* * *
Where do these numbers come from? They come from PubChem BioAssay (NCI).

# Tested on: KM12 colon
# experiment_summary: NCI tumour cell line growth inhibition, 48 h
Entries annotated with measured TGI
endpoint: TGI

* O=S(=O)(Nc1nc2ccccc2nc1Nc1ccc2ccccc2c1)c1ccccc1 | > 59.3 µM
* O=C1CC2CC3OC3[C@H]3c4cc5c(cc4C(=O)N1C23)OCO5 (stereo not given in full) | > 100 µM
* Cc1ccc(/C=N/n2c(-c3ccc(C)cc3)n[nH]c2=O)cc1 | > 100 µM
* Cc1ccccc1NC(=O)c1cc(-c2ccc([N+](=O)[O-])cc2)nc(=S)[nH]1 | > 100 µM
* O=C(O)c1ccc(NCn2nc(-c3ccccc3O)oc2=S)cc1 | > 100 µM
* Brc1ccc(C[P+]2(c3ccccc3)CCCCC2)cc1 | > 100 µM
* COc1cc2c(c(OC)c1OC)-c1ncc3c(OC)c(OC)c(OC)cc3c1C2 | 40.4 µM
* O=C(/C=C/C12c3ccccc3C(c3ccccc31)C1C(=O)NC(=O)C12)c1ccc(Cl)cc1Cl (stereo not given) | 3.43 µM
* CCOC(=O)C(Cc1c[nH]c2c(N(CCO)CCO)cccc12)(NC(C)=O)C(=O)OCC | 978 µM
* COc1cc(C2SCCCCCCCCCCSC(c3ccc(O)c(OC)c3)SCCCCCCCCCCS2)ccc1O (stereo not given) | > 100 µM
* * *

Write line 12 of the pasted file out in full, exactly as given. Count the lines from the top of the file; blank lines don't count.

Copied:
* COc1cc2c(c(OC)c1OC)-c1ncc3c(OC)c(OC)c(OC)cc3c1C2 | 40.4 µM